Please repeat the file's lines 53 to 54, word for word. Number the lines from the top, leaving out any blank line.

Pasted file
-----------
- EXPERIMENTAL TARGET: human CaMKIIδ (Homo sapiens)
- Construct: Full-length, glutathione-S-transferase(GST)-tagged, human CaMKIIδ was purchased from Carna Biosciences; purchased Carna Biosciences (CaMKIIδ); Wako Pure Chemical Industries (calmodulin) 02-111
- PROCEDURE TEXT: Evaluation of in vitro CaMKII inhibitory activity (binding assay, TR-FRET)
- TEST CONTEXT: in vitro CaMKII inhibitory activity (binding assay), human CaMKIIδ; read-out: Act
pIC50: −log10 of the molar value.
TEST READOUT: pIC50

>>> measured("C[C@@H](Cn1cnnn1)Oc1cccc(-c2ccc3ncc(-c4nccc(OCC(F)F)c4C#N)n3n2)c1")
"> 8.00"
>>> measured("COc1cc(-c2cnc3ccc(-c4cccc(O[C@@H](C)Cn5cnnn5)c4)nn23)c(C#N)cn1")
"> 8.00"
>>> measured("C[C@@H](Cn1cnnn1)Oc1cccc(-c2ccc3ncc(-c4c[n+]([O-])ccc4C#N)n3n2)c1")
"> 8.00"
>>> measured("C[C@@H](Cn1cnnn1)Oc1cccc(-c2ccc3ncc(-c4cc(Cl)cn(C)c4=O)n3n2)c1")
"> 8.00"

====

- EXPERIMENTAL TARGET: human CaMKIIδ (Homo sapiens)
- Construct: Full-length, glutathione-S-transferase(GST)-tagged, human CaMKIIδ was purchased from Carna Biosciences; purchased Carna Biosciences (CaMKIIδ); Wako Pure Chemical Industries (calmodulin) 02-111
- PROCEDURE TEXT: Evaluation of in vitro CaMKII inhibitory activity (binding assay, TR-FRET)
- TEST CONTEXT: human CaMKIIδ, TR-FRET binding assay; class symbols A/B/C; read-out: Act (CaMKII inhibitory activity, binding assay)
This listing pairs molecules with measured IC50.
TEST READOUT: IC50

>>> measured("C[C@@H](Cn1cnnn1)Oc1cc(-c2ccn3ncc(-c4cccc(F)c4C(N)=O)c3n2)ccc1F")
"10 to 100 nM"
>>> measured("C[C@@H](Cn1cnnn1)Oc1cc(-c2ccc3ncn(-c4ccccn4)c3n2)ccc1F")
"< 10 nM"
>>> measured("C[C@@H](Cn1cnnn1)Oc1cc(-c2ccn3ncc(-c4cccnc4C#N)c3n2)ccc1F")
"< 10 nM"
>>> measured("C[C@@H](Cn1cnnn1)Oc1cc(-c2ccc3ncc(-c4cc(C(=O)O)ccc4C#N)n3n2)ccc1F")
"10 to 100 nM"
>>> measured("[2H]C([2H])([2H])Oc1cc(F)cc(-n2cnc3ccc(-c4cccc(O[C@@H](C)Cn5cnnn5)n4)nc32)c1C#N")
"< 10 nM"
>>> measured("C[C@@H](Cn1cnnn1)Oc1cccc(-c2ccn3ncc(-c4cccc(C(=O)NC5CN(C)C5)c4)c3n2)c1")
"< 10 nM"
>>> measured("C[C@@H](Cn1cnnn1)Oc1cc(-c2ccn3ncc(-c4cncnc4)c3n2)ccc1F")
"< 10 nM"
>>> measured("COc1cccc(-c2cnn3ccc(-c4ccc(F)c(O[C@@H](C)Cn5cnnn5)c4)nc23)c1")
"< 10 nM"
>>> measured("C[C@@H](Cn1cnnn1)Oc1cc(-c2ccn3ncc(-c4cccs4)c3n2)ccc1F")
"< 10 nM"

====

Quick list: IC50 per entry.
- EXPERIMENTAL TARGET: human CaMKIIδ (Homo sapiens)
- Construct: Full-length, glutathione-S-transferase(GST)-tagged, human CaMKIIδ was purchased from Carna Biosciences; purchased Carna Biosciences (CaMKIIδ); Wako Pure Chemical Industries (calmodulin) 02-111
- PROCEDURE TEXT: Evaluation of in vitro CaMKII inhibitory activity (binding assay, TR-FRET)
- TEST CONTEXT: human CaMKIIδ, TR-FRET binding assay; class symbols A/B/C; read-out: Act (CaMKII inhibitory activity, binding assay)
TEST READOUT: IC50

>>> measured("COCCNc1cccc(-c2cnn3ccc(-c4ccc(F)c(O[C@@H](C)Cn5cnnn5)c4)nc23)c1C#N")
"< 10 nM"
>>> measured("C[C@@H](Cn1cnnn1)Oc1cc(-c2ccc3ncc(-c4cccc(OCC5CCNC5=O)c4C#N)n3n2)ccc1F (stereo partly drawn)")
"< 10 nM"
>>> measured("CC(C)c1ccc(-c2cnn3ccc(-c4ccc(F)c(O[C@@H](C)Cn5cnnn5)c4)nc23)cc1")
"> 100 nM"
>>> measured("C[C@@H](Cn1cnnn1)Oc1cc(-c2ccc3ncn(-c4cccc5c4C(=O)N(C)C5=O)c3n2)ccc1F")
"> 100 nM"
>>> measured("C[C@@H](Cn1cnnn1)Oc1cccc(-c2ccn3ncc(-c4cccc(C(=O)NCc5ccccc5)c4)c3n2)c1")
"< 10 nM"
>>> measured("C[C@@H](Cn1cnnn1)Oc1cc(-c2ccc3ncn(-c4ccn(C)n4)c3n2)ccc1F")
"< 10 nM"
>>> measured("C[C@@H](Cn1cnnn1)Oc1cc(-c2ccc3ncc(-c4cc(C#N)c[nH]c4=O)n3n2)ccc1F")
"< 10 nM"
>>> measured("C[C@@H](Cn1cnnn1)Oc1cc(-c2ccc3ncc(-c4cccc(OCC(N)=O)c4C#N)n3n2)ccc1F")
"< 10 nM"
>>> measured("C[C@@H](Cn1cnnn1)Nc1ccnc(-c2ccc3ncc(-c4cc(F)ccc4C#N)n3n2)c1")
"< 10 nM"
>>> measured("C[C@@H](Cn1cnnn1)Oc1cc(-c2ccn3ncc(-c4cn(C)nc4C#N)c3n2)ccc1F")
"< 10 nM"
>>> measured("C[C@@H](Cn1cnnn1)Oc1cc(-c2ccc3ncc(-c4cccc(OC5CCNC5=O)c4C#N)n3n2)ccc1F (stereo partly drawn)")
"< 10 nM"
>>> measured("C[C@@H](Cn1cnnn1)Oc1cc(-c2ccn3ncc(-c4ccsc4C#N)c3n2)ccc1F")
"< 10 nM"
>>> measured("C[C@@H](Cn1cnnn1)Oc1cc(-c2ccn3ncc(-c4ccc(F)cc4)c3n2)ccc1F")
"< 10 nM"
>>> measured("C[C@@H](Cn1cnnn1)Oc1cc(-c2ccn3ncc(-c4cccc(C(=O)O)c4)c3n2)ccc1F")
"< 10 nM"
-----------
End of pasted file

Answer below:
>>> measured("C[C@@H](Cn1cnnn1)Oc1cc(-c2ccc3ncn(-c4cccc5c4C(=O)N(C)C5=O)c3n2)ccc1F")
"> 100 nM"